Beirut, Lebanon – There were 20 boys in the group, aching to catch a glimpse of Palestine. They jumped on to a bus which took them from a refugee camp in Beirut to the south of Lebanon, on the border with Israel.
There, they hurled stones at the Israeli soldiers, even though they could hardly see their targets and most probably failed to hit any. It was an act of defiance, learned from TV.
“It is beautiful in Palestine, greenery everywhere,” one of them said. Mustafa is a fourth generation Palestinian refugee. “There are olive trees. It’s like paradise.”
In his reminiscences, he throws together his brief impressions of that day with what he has heard from the elders in his family. “Inshallah! One day we will return.”
If that wish was ever achievable, it today seems further away than ever.
US President Donald Trump said on September 26 he would reveal his grand peace plan for the Israeli-Palestinian conflict “in the next two to three to four months” – and was seemingly taking the Palestinian right of return off the table.
This week marks the 70th anniversary of the UN’s Resolution 194, granting Palestinians the right of return, one of the three issues integral to the Middle East peace process.
The logic in the Trump government seems to be in sync with Israel’s; only those born in historic Palestine would reportedly be counted as refugees – not their descendants.
The Trump team is therefore expected to cap the number of Palestinian refugees at half a million – about a tenth of the 5.5 million registered with the United Nations.
That would likely deprive Mustafa, and millions like him, of the promise of Palestine.
Mustafa lives in south Beirut’s Bourj el-Barajneh camp, built for 500 families in 1948, now packed with 50,000 refugees.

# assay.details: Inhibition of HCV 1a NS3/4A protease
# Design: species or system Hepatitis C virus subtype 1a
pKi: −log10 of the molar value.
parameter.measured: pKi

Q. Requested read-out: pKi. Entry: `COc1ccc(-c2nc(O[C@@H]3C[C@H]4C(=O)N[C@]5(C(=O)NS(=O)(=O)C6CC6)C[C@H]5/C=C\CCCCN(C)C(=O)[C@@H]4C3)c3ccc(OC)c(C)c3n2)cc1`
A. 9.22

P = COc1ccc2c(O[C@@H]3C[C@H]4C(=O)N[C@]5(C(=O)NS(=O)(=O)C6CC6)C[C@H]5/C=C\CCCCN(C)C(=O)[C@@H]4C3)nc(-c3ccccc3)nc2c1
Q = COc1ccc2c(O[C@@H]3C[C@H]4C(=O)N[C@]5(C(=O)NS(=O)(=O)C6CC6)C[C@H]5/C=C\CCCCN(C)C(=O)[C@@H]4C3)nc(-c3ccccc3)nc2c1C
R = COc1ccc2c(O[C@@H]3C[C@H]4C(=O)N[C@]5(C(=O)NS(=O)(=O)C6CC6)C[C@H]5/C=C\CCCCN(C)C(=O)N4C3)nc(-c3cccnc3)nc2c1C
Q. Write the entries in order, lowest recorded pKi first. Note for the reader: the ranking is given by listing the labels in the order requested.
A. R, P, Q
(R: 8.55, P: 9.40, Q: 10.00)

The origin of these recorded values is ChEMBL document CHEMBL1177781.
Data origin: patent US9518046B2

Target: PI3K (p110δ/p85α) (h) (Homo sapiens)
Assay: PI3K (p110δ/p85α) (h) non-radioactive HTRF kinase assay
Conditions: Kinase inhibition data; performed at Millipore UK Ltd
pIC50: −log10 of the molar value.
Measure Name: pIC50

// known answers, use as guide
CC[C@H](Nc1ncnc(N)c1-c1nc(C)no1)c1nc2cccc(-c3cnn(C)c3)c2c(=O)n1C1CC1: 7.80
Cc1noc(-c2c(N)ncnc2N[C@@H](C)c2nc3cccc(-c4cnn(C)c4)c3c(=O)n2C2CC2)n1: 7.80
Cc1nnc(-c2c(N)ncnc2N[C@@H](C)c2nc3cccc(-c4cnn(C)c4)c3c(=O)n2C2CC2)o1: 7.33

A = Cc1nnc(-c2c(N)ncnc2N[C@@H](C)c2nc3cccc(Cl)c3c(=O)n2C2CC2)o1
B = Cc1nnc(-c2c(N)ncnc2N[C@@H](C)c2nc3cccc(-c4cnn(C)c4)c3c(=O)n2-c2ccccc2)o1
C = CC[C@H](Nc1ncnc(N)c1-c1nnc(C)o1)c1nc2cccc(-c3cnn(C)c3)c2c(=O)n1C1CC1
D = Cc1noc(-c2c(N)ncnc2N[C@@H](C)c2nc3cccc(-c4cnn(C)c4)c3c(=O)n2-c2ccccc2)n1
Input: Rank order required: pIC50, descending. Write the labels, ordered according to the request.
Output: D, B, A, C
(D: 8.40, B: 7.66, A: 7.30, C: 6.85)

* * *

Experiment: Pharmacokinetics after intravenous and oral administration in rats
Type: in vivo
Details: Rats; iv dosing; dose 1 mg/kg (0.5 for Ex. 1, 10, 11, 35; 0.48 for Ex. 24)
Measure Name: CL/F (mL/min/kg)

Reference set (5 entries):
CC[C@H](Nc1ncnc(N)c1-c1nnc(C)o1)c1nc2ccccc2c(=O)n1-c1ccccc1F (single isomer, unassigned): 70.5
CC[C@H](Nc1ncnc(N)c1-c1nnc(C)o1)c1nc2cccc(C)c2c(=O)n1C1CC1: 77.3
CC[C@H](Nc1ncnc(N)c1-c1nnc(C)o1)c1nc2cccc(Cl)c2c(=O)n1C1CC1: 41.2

Barely 16, he was listlessly puffing out rings of smoke in the corner of a street that was littered with foul-smelling rubbish. A mass of matted electric wires hung above him.
Lebanon has always reminded its Palestinian refugees that they will never be accepted as citizens, fearing that granting citizenship and voting rights to Palestinians, almost all Sunni Muslim, will alter the country’s delicate demographic balance.
Palestinians in Lebanon are legally banned from 30 vocations, all well-paying jobs that could enable them to raise their status and pull themselves out of poverty.
The alternative being offered by President Trump’s team is to offer the Palestinians residency, if not citizenship, in their host states.
That seems unlikely to find favour with either the Palestinians, who would still be left stateless, or host governments. In Lebanon, additionally, Hezbollah is in a position to enforce its view that the goal should be retaking Palestine, not making the status quo more palatable.
Not far away, Khalil, 21, spends his day skirting the armed young men who populate the camp. Anyone who doesn’t have work, he said, joins the Palestinian armed factions that control camp security – most of the young men. Mostly, he says, they do it to get their hands on a weapon.
“They fire at will, wherever, whenever they like,” he said.
Khalil is soft-spoken and ambitious, uninterested in violence. He is catering to the customers at his father’s general store, waiting for his luck to kick in.